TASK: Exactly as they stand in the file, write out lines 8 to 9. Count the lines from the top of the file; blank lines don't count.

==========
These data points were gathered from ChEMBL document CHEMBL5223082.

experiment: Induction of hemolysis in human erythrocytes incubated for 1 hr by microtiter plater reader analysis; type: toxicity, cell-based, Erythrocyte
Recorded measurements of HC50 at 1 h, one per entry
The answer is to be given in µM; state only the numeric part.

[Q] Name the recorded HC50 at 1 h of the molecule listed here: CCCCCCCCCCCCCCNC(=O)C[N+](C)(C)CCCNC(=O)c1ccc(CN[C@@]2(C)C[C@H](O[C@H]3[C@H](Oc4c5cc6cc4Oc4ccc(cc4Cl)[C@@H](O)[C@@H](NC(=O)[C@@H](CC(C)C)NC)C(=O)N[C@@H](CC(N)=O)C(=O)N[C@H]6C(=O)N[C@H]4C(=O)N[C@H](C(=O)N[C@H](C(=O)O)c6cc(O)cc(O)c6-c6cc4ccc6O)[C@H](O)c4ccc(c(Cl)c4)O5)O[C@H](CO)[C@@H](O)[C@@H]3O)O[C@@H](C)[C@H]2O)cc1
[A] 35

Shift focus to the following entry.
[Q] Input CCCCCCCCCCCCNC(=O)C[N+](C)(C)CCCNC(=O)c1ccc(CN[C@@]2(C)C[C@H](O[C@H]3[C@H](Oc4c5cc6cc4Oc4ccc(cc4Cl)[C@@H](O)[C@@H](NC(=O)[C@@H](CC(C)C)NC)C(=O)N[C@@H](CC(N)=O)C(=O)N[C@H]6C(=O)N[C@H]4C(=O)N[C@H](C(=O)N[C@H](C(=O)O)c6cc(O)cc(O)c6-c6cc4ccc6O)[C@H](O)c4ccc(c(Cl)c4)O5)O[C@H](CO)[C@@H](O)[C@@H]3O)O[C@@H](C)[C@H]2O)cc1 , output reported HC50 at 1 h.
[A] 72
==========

[Q] Input CCCCCCCCCCCCNC(=O)C[N+](C)(C)CCCNC(=O)c1ccc(CN[C@@]2(C)C[C@H](O[C@H]3[C@H](Oc4c5cc6cc4Oc4ccc(cc4Cl)[C@@H](O)[C@@H](NC(=O)[C@@H](CC(C)C)NC)C(=O)N[C@@H](CC(N)=O)C(=O)N[C@H]6C(=O)N[C@H]4C(=O)N[C@H](C(=O)N[C@H](C(=O)O)c6cc(O)cc(O)c6-c6cc4ccc6O)[C@H](O)c4ccc(c(Cl)c4)O5)O[C@H](CO)[C@@H](O)[C@@H]3O)O[C@@H](C)[C@H]2O)cc1 , output reported HC50 at 1 h.
[A] 72